On Tuesday, the legislature in the state of Sinaloa in northern Mexico rejected a bill which sought to redefine marriage.

The bill, which sought to amend articles 40 and 165 of the Sinaloa Family Code, was defeated by a vote of 20 to 18.

The rejection of the legislative proposal means that the Sinaloa Family Code continues to recognize in its Article 40 that marriage consists of “one man and one woman, with equal rights, duties and obligations, with the possibility to generate human reproduction in a free, responsible and informed way.”

The failed bill had sought to replace “a man and a woman” with “persons.”

Speaking with ACI Prensa, CNA’s Spanish language sister agency, Rodrigo Iván Cortés, president of the National Front for the Family, said the defeat of the legislative proposal is encouraging, and shows that it is possible to “defend the institution of marriage as the basis of society” in the Sinaloa legislature.

“It’s a very relevant fact, it shines the light of hope on the rest of the Republic,” he said.

Cortés stressed that even though the bill was primarily pushed by the National Regeneration Movement Party (Morena) of Mexican President Andrés Manuel López Obrador, party members split their vote on the issue.

In addition to a group of lawmakers from the Morena Party, legislators from the Labor Party, the Institutional Revolutionary Party, and the National Action Party, among others, voted against redefining marriage.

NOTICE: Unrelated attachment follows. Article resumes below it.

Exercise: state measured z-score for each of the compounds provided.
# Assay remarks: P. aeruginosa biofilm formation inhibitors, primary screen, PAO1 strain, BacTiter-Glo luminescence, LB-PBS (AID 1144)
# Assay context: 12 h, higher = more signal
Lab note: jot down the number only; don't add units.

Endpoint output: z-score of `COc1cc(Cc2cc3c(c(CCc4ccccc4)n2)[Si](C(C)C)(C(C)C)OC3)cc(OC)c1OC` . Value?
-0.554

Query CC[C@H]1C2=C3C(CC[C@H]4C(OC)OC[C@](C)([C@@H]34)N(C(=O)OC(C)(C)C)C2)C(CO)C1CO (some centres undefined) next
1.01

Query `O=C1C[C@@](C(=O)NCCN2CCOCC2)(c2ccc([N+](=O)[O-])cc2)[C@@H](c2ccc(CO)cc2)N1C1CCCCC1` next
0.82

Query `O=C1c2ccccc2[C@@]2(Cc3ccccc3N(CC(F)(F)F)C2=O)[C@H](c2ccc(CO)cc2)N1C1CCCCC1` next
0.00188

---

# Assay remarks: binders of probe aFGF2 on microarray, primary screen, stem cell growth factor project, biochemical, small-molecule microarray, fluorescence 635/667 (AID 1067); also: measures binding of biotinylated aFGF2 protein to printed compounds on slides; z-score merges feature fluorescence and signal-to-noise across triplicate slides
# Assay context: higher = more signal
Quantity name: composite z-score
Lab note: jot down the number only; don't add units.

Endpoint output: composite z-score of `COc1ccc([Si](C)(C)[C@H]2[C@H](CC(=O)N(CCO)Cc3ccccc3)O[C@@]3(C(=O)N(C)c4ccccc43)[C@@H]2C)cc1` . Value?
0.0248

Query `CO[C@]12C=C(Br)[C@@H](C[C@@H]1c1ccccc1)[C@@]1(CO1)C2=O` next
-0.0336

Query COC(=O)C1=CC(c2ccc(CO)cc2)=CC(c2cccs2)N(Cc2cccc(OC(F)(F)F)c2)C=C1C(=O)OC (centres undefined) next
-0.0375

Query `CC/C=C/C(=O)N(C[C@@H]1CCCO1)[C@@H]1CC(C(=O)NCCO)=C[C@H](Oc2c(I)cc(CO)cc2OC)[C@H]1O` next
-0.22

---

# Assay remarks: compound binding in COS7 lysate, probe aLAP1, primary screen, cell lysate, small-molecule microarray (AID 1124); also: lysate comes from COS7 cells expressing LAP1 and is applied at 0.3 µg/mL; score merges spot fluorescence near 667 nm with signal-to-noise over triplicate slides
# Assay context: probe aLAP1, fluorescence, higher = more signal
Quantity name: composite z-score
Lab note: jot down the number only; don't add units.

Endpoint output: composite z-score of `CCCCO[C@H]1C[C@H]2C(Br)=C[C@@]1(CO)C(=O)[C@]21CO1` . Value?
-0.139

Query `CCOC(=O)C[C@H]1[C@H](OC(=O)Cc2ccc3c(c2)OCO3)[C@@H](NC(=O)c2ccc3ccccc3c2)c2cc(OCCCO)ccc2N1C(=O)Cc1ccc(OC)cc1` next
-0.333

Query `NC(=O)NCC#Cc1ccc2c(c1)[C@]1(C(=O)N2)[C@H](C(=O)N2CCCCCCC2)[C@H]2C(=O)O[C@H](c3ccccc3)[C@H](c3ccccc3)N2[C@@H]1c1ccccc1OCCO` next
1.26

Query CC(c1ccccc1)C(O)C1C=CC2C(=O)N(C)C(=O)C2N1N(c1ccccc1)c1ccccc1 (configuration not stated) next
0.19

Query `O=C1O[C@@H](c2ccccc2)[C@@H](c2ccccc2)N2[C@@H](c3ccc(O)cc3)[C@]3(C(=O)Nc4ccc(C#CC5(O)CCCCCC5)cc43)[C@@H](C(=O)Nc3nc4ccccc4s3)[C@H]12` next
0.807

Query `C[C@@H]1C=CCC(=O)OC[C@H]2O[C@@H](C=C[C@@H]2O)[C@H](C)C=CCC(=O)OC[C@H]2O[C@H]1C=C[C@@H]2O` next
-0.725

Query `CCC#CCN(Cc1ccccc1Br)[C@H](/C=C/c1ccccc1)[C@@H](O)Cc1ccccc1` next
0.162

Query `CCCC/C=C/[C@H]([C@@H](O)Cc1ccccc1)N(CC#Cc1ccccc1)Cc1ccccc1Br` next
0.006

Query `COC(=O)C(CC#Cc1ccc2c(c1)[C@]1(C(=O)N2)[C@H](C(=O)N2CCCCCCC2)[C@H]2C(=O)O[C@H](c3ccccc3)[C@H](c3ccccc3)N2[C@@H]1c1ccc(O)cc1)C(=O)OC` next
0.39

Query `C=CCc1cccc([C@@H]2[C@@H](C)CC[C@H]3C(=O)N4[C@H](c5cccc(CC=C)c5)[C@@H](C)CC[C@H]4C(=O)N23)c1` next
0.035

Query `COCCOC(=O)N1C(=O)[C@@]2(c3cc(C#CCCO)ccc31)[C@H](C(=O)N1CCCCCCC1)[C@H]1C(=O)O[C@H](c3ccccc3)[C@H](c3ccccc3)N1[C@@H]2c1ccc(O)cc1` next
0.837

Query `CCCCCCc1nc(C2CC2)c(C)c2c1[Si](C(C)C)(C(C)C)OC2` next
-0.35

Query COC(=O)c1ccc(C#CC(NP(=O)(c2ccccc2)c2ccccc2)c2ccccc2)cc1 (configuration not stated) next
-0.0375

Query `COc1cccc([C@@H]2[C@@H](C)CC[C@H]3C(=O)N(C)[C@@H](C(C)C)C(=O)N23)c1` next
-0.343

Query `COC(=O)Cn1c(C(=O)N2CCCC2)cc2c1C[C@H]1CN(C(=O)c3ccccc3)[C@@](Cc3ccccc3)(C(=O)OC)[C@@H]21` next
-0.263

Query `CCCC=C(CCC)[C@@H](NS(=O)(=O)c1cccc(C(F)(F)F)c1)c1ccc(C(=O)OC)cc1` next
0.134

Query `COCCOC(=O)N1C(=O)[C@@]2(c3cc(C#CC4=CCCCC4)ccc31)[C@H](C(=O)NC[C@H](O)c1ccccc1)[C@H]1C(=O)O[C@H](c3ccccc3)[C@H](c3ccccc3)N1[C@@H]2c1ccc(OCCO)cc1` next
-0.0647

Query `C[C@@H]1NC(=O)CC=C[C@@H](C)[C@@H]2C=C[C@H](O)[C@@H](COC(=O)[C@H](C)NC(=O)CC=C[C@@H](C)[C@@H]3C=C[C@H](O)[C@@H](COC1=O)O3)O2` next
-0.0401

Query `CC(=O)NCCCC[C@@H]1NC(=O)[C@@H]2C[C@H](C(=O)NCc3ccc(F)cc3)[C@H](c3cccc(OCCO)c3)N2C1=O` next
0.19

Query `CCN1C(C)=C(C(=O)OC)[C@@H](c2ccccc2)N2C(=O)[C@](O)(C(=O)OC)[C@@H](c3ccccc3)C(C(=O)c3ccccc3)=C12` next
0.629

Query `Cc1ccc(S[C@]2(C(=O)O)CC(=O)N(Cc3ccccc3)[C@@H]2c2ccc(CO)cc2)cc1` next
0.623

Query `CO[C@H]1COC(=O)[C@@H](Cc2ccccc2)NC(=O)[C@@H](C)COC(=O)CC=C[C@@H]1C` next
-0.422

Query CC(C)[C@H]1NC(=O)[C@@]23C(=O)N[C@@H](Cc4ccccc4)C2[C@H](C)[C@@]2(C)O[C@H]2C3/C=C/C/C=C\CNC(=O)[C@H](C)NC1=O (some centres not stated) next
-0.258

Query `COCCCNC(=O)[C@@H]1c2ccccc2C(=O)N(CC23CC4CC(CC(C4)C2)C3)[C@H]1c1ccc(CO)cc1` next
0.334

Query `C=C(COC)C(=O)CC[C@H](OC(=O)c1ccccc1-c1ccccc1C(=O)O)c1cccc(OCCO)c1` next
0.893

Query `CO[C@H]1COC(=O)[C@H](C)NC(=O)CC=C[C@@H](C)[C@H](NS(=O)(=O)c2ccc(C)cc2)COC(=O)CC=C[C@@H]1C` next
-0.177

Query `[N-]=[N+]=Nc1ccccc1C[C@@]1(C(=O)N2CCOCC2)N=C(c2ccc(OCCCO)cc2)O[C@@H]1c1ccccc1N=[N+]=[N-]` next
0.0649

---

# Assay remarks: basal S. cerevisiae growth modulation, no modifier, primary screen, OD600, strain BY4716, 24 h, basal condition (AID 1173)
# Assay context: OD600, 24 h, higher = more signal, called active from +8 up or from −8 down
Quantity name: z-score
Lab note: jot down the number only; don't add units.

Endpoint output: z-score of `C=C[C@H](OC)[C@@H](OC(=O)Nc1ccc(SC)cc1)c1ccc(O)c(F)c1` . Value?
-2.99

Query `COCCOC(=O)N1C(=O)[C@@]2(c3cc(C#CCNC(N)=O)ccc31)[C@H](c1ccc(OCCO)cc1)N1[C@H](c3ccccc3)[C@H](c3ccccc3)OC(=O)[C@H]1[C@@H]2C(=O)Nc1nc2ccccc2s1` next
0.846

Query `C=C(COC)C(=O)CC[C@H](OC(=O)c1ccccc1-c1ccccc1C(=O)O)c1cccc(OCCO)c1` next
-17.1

Cortés said that “this shows a plurality in support of the natural institution of marriage, which is noteworthy.”

The president for the National Front for the Family highlighted the work of organized civil society and noted that a few months ago, Sinaloa enshrined in its state constitution “the right to life from the moment an individual is conceived.”

Marcial Padilla, director of ConParticipación, also applauded the vote, saying that “citizens were able to clearly express their decision in support of the family and marriage, and the legislators realized that the only right and even politically profitable thing to do was to listen to the citizens.”

Padilla said that “the next thing for Sinaloa is to put aside gender ideology and care for all citizens, the minorities too, with a true inclusion without confusion.”

“Gender ideology benefits no one, but harms everybody, especially children, because it forces all of us to call marriage something that cannot be marriage,” he warned.